I shared some books regarding how to teach children about race and racism earlier this week but I wanted to also share books to celebrate Black identity. I think it is important to share different narratives for Black people and not just one of pain and suffering. The links will all take you to Eso Won Books, a Black owned bookstore in Los Angeles.
Hair Love by Matthew A. Cherry, Vashti Harrison (Illustrator)
When mommy is away, it’s up to daddy to do his daughter’s hair in this ode to self-confidence and the love between fathers and daughters from former NFL wide receiver Matthew A. Cherry and New York Times bestseller Vashti Harrison.
Zuri’s hair has a mind of its own. It kinks, coils, and curls every which way. Zuri knows it’s beautiful. When mommy does Zuri’s hair, she feels like a superhero. But when mommy is away, it’s up to daddy to step in! And even though daddy has a lot to learn, he LOVES his Zuri. And he’ll do anything to make her—and her hair—happy.
Tender and empowering, Hair Love is an ode to loving your natural hair—and a celebration of daddies and daughters everywhere.
Sulwe by Lupita Nyong’o, Vashti Harrison (Illustrator)
A picture book about colorism, self-esteem, and learning that true beauty comes from within.
Sulwe has skin the color of midnight. She is darker than everyone in her family. She is darker than anyone in her school. Sulwe just wants to be beautiful and bright, like her mother and sister. Then a magical journey in the night sky opens her eyes and changes everything.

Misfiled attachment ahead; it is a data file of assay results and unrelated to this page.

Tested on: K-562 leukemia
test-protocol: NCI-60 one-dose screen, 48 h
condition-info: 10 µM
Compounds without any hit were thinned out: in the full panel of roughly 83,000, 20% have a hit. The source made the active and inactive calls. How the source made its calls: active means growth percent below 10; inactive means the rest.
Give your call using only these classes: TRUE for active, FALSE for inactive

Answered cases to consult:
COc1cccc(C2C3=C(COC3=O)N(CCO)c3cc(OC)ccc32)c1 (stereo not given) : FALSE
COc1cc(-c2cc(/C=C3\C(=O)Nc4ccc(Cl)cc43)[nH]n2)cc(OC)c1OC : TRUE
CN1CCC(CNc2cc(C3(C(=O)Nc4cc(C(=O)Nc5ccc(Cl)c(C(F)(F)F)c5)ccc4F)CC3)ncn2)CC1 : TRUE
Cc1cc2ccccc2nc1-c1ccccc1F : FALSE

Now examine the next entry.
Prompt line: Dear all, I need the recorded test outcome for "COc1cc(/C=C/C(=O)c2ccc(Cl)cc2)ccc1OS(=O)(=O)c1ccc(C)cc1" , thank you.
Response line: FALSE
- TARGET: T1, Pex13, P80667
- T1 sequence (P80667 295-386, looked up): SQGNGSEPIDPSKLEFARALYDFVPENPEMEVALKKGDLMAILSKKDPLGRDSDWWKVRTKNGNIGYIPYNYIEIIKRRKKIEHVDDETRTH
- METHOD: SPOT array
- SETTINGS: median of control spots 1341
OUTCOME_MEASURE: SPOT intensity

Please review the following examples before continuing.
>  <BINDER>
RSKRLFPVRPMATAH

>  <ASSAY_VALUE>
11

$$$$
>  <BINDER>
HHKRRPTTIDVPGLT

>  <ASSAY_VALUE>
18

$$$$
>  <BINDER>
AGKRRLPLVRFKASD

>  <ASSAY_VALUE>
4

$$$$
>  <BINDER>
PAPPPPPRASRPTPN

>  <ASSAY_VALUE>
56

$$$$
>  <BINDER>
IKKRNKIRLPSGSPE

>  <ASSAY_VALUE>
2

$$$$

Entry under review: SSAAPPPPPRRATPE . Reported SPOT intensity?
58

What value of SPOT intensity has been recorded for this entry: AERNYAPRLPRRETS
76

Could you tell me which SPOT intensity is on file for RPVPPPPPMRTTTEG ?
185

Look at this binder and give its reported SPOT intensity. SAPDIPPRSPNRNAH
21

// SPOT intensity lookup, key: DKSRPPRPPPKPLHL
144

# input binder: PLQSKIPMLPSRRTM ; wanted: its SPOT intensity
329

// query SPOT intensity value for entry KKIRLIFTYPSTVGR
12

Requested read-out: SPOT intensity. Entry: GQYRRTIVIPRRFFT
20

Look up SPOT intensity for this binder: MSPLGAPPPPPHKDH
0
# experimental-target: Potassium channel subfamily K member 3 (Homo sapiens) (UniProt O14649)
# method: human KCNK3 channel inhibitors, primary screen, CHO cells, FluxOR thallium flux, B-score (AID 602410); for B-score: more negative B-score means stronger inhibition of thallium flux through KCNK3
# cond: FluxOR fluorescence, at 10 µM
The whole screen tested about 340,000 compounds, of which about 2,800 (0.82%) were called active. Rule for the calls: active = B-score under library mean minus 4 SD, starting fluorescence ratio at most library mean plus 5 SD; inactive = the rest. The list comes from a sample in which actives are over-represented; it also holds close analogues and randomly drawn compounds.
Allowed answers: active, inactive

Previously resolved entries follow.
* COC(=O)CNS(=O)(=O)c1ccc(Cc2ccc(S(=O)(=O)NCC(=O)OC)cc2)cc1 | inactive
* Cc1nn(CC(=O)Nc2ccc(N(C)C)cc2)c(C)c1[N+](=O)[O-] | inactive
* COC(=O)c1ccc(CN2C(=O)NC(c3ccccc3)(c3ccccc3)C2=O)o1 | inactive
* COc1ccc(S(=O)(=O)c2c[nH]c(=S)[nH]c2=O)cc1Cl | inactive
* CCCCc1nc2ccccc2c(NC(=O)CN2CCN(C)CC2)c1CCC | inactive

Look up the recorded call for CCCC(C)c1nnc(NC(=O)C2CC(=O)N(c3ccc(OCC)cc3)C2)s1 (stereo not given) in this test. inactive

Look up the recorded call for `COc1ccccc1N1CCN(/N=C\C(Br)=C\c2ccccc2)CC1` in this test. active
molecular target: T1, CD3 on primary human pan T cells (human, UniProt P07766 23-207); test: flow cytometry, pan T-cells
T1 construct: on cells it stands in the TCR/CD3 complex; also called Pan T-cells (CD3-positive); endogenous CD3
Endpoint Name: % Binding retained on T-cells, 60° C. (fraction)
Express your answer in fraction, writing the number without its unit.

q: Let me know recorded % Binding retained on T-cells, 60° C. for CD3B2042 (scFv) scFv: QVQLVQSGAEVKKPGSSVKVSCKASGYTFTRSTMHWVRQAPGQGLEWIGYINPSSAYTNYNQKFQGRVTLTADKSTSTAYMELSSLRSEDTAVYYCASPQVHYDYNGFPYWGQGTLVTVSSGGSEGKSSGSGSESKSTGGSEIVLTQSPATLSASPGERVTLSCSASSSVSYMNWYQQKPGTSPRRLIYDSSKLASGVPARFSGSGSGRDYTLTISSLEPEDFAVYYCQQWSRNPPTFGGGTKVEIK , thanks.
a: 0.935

Don’t Touch My Hair! by Sharee Miller
An entertaining picture book that teaches the importance of asking for permission first as a young girl attempts to escape the curious hands that want to touch her hair.
It seems that wherever Aria goes, someone wants to touch her hair. In the street, strangers reach for her fluffy curls; and even under the sea, in the jungle, and in space, she’s chased by a mermaid, monkeys, and poked by aliens…until, finally, Aria has had enough!
Author-illustrator Sharee Miller takes the tradition of appreciation of black hair to a new, fresh, level as she doesn’t seek to convince or remind young readers that their curls are beautiful–she simply acknowledges black beauty while telling a fun, imaginative story.
Brown Boy Joy by Thomishia Booker
This book is filled with all the things little brown boys love. This book is also available in Spanish.
Happy to Be Nappy by Bell hooks, Chris Raschka (Illustrator)
Bell hooks and Chris Raschka join together to create an exuberant, rhythmic, read-aloud celebration about the joy and beauty of “nappy” hair.
Daddy Calls Me Man by Angela Johnson, Rhonda Mitchell (Illustrator)
“This story…consists of four short verses about the happy home life of a young African-American boy. Family love and the shared stories and symbols that connect the generations are pervasive themes.” – Kirkus Reviews, starred review
Not Quite Snow White by Ashley Franklin, Ebony Glenn (Illustrator)
Tameika is an African American girl who loves musical and dreams of starring in one as a princess one day. But she fears that having brown skin and a plump frame might keep her from her dreams.